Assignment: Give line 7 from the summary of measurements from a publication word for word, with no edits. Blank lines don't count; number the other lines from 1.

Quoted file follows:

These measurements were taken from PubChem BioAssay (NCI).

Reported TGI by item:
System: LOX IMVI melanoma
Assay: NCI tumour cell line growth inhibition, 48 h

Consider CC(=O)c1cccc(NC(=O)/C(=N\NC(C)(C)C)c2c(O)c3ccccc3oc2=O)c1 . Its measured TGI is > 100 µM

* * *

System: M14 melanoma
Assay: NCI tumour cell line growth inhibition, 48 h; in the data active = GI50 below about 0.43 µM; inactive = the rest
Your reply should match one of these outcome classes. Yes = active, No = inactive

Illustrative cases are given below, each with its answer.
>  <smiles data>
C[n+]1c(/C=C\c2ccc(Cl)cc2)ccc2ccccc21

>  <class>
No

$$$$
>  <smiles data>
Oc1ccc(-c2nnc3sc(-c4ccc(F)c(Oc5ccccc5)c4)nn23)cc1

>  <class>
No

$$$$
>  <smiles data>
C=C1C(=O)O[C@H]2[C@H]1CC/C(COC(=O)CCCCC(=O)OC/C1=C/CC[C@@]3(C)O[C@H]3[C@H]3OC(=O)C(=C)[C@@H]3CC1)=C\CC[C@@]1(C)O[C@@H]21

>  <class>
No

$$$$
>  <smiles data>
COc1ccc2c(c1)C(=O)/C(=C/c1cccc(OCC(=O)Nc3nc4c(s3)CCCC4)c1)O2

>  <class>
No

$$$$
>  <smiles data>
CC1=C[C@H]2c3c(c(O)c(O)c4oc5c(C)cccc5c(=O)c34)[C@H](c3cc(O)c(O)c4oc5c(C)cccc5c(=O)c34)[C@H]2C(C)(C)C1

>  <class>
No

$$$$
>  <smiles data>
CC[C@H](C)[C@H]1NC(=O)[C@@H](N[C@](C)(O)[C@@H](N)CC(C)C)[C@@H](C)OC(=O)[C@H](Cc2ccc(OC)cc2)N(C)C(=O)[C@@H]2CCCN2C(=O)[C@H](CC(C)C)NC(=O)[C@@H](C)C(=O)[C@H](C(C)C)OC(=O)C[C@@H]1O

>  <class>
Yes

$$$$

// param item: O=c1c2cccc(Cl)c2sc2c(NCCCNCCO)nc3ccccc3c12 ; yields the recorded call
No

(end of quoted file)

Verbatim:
System: M14 melanoma